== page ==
Catherine Hysell is in her Walla Walla studio spinning thousands of tiny glass beads onto a length of nylon thread.
Once she has a strand long enough to work with, she grabs a crochet hook and, using a special knotting technique, begins knotting the thread into long, surprisingly fluid, colorful rope.
The rope will form the basis of a bracelet, long necklace, or choker, which may be embellished with semi-precious stones or large decorative beads.
Bead crochet is a time-consuming process that has occupied countless hours over the 20 years since Hysell first learned her craft.
She had been making delicate beaded jewelry for herself and friends but had no experience in needlework when she signed up for a workshop in bead crochet, a technique popularized in the 1920s flapper era. After five fumbling hours, Hysell laughs, she had produced a two-inch rope.
Eventually, the process of crocheting beads became relaxing and meditative for Hysell and she loved the look and feel of end product.
“I love how tactile and serpentine the rope is,” says Hysell. “Since it’s hollow it’s lighter than it looks and when worn it takes on the warmth of the body.”
Hysell’s friends loved the beaded ropes too. Indeed, so many were requesting her work that she decided to leave her career as a licensed clinical social worker and devote all her time to crafting beaded jewelry.
Soon, her wearable art was being sold in galleries and fine jewelry stores in New York, Chicago, Seattle and elsewhere.
Hysell’s passion for design has familial roots. Her father is an architect with an international portfolio and her mother is a visual artist. As a result of her father’s work, the family lived in cities across the United States and did a stint in Riyadh, Saudi Arabia.
Whenever possible, the family traveled.
“I’ve had the good fortune to visit all the European countries, the UK, Mexico, Africa, India, China and Hong Kong,” says Hysell.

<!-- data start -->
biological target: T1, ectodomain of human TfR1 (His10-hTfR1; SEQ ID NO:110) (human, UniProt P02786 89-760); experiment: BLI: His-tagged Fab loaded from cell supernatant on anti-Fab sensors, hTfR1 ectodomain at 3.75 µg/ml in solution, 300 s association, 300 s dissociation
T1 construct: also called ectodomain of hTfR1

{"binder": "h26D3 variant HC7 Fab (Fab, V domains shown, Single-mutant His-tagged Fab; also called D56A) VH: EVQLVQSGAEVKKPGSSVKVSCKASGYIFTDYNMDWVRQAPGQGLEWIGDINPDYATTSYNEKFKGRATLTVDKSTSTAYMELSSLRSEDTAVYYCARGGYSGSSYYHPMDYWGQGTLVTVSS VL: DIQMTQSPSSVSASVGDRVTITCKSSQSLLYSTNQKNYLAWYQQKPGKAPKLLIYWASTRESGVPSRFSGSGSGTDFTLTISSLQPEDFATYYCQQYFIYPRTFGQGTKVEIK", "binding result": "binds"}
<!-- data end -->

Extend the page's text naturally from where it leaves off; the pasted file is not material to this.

She credits her travels, particularly her trips to India, for having shaped her aesthetic style.
Hysell was living in San Diego and her parents in Sonoma, Calif., when they started exploring a joint move. It was important for them to find a community that had colleges or universities, good health care, and a vibrant arts scene.
After a weekend of Walla Walla wine tasting, they knew they’d found their next home.
“Walla Walla is the first small city I’ve lived in,” says Hysell, “I’m blown away by how welcoming and friendly people are and the strong sense of community here.”
Hysell moved into a small bungalow near the Whitman College campus and converted one bedroom into her studio — a light filled room with colorful stacks of containers holding beads from Japan, Czechoslovakia and elsewhere.
When not in her studio, Hysell is often found managing store displays at Sweetwater Paper and Home on the corner of Alder Street and First Avenue in downtown Walla Walla. Her line of delicate Indian-inspired earrings is available for purchase at the store.
Hysell’s beaded rope jewelry is also sold at Falkenberg’s Jewelry on Main Street in Walla Walla and through her website, www.catherinehysell.com.
During the month of February, her work will be featured as part of a jewelry show at Combine Art Collective on Colville Street in Walla Walla.